By NICK CHILES
A widely reported study out of the University of Houston, claiming that there is no added academic benefit for black students when they have black teachers, severely misses the point. As any black parent who has had a few years of experience in American schools can tell you, it’s the quality of the teacher, not the teacher’s skin color, that is the critical issue affecting student achievement. We all want GOOD teachers for our kids, not necessarily black teachers.
But there is a further point to be made here. I believe that when a black teacher is really good, which means she has the ability to get your child to see herself differently, to believe in herself, to start looking at the world in a different way, it can have an even deeper impact on a black child than with a white teacher who is equally good. It’s sort of like finding a love partner of a different race—of course a white woman can be just as good a partner to me as a black woman, but all things being equal, I don’t think a white woman will ever be able to understand me and all the cultural, historical, psychological and emotional issues that are lodged deep in my psyche, carried in my blood, the way a black woman would. I think the same is true of good teachers.
I have seen this in my own life, I have seen it repeatedly as an education reporter for a decade in New York and New Jersey, and now I’m seeing it again in the lives of my children.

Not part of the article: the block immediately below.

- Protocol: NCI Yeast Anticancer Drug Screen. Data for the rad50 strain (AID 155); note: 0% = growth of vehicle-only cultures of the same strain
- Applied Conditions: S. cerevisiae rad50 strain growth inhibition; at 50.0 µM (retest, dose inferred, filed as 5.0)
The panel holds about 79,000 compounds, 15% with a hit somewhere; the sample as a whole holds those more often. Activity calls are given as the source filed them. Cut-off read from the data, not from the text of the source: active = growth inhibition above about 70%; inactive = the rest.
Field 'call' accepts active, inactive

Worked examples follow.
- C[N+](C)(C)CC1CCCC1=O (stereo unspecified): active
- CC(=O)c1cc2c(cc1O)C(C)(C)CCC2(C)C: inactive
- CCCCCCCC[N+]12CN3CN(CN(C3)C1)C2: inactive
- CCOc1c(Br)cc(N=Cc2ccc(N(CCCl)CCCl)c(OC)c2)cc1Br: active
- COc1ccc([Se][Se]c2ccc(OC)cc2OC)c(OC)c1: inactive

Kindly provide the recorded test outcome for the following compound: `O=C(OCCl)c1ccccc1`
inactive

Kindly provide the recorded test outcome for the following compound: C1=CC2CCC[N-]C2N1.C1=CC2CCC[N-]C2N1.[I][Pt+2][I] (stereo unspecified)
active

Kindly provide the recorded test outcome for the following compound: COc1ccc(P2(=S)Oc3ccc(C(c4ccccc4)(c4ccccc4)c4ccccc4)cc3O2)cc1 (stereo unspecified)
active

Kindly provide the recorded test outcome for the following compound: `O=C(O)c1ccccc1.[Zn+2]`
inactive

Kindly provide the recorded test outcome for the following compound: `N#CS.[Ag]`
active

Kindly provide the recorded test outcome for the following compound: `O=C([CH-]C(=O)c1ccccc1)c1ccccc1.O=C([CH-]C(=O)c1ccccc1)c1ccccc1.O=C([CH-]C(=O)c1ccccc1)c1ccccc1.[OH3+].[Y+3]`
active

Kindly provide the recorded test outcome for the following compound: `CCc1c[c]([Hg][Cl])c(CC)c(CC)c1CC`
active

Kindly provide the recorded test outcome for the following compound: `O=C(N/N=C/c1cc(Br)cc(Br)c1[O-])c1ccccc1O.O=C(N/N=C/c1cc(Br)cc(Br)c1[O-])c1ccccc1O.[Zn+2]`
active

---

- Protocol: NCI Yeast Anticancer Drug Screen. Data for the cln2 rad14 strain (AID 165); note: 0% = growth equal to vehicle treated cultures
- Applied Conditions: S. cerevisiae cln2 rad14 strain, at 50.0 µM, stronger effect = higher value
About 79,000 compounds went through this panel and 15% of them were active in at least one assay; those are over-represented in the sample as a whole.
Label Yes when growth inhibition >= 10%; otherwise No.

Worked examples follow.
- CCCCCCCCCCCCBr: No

For a young black child, there is nothing quite as life-altering as encountering a teacher who looks like them, who understands them on a deep, almost psychic level, and who pushes them to succeed far beyond their wildest dreams. Yes, a white teacher can also do all of these things, and I have had some wonderful white teachers, as have my children, but in my experience the connection is just more intense when the teacher seems to know you better than you know yourself, when the teacher has lived your life, walked in your shoes, seen the world through your eyes. And those things are almost impossible for a black child to feel when the teacher is white.
As a black student, you want to hear everything that a special black teacher has to say because you know the words are authentic, you want to do your best to make that teacher proud, you want that teacher to see you at your heights. It is a magical formulation—one that doesn’t get probed at all with a study such as the one done by the University of Houston researcher that merely looked at black student standardized test scores at schools with mostly black teachers and compared them to black student scores at schools with mostly white teachers.
“In this particular study, I was surprised to see that the campuses with more African-American teachers did not have the highest African-American student achievement. This just goes to show that having a positive impact on students is a complex, multi-layered process,” said the researcher, Walter Hunt.
This is where I put on my education reporter hat: There are so many factors at play when you are analyzing student data at schools where most of the teachers are black—those schools tend to be poorer than schools with mostly white teachers because white teachers with tenure are going to try to avoid poor black schools if they can, those schools tend to get the least experienced teachers (which means they will likely have more discipline problems), those schools tend to have students who come from families with less money. There’s just so much going on that you can’t conclude that black teachers don’t make a difference. What makes the biggest difference are GOOD black teachers. So in a sense, the conclusions of this researcher are almost meaningless.
Mom. NY Times bestselling author. Pop culture ninja. Unapologetic lover of shoes, bacon and babies. Nice with the verbs. Founder of the top black parenting website, MyBrownBaby.